Rogue recovery: Progress report, round 2

National Fisherman‘s July issue featured an update on the Bering Sea trawler Progress after it was hit by a rogue wave last year.
This week the Seattle-based naval architecture firm Hockema Whalen Myers Associates released another update on the vessel’s redesign and reconstruction at Fred Wahl Marine Construction in Reedsport, Ore.
Progress is owned by Evening Star Fisheries, which plans to relaunch the vessel and crew in time for the Bering Sea Pollock A-season in January 2020.

Design and build challenges

After being damaged, the 114’ x 30’  Progress was towed from Dutch Harbor to Reedsport. Hunter Berns, general manager at Evening Star Fisheries, contacted Hal Hockema soon after for assistance in determining rebuilding options. The owners decided with the naval architects to add a 15-foot midbody, sponsons to widen the vessel to 41’ 6”, a two-level deckhouse, a freestanding mast, Nautican triple rudders for improved maneuverability, and to prepare the propulsion shafting for a future repowering.
Other modifications included increasing the refrigeration capacity, gantry modifications, rebuilding and increasing the size of the accommodations (an entire level was also added), and outfitting the new pilothouse with a suite of electronics.
All of this design and construction work had to be done while keeping the vessel below 200 gross register tons. The cost for tonnage compliance alone was several hundred thousand dollars.

An extensive reconstruction can be more involved than a new construction project. In this case, numerous decisions had to be made regarding how much of the existing hull to save; how to build around and inside of the remaining parts. A triangle of continuous communication was set up between Hockema Whalen Myers Associates, Evening Star Fisheries and Fred Wahl Marine Construction. This communications solution was critical to the project’s success. Based on his 40-year career in vessel design and construction, Hal Hockema has set policy for this type of communications triangle for complex projects, in order to ensure success for all involved.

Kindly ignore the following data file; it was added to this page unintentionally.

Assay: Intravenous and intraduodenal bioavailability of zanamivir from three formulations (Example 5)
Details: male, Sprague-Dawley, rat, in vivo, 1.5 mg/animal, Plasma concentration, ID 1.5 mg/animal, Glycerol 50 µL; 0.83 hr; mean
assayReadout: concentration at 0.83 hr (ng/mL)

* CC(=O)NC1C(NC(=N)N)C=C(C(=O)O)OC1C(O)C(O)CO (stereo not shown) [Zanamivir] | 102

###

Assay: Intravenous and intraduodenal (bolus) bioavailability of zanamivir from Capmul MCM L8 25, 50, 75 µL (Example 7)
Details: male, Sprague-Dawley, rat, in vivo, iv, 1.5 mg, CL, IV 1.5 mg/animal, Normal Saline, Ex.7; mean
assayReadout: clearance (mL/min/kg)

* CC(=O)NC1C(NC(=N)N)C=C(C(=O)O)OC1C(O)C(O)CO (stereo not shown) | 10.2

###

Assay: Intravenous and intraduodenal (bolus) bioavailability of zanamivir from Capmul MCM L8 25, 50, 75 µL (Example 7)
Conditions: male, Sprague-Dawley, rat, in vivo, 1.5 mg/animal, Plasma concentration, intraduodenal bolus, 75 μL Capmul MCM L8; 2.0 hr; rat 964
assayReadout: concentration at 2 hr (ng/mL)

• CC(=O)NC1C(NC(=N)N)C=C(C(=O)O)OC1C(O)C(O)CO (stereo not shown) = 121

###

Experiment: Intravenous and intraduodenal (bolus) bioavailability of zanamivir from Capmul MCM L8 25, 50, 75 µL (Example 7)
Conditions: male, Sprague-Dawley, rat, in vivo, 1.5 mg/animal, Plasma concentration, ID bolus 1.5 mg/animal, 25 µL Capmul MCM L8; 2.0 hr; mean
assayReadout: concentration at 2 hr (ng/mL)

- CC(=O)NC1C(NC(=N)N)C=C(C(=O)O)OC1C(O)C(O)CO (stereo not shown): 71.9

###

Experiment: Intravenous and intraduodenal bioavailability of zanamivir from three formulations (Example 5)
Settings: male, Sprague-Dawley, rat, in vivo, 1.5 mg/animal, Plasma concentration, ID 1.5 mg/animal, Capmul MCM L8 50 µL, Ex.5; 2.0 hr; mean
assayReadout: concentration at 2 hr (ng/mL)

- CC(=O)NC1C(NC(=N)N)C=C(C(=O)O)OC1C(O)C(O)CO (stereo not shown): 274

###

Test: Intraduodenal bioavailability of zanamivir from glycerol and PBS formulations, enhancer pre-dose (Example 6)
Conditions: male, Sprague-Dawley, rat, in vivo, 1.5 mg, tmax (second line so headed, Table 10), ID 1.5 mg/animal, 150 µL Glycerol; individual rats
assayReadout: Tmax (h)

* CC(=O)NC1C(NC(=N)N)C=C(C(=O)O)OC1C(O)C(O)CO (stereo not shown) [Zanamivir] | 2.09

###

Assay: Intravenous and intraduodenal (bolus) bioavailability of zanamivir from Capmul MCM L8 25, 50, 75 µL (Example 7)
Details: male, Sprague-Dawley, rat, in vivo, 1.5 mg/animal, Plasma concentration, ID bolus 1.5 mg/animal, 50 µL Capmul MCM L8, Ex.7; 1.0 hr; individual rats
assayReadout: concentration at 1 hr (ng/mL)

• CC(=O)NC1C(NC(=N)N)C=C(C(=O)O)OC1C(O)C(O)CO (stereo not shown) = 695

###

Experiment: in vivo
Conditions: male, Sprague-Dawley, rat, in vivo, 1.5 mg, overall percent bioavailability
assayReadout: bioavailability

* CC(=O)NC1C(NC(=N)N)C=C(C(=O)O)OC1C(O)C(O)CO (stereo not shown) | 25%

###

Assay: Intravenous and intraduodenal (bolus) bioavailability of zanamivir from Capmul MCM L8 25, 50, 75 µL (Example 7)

A team from Hockema Whalen Myers Associates and Elliott Bay Design Group provided computer lofting, enabling the shipyard to build a curvaceous hull, and a complicated internal structural arrangement, which kept the registered gross tonnage below 200, a key threshold in the fleet.
The hull form was developed for maximum capacity while retaining efficient hydrodynamics, which is always a challenge when sponsoning existing vessels.

View from the topmast. Hockema Whalen Myers Associates photo

The Progress’ unmistakable aqua blue hull of 130.6’ overall length is equipped with a beautiful concave flared bow, large bulb, double chines at amidships transitioning to a molded hull form at the bow and stern, and large bilge keels (rolling chocks) on each side for roll damping. The original fo’c’sle was expanded into the sponsons as storerooms. Fo’c’sle house extensions were added on the port and starboard sides to house refrigeration and hydraulics rooms, and a workshop. The two-level deckhouse has staterooms on the fo’c’sle deck level and full-visibility pilothouse on the second level.

The trawl gantry was modified by raising and extending the trawl block arms. Existing trawl winches, net reels and gilson winches were retained and remounted.

Progress of the past

The  Progress was originally delivered in 1975 by Harold Hansen Boat Co. as a king crabber and was owned by Wilburn Hall of Newport, Ore.
Beanie Robison started relief skipper on the Progress in 1978, eventually becoming full-time skipper, then part owner in 1986. In the 1980s, the Progress was converted to a refrigerated seawater trawler, fishing the Gulf of Alaska and the Bering Sea for pollock and cod. The vessel was sold to Icicle Seafoods in 2013, then Icicle’s catcher fleet was spun into Evening Star Fisheries. Beanie currently serves as port engineer.
After serving as a deckhand for many years, Tiffany McKenzie became skipper soon after Robison went shoreside. McKenzie remains skipper today and can’t wait to get out fishing again with the rebuilt Progress.
The Progress’s unplanned downtime also provided an opportunity for Evening Star to add capacity to their catcher fleet, thus the choice to enlarge the vessel.
Hal Hockema hosts a session on building boats for the Bering Sea at Pacific Marine Expo in Seattle on Friday, Nov. 22. Visit Pacific Marine Expo for details.

About the author

Jessica Hathaway

Jessica Hathaway is the editor in chief of National Fisherman. She has been covering the fishing industry for 13 years, serves on the Alaska Seafood Marketing Institute’s Communications Committee and is a National Fisheries Conservation Center board member.

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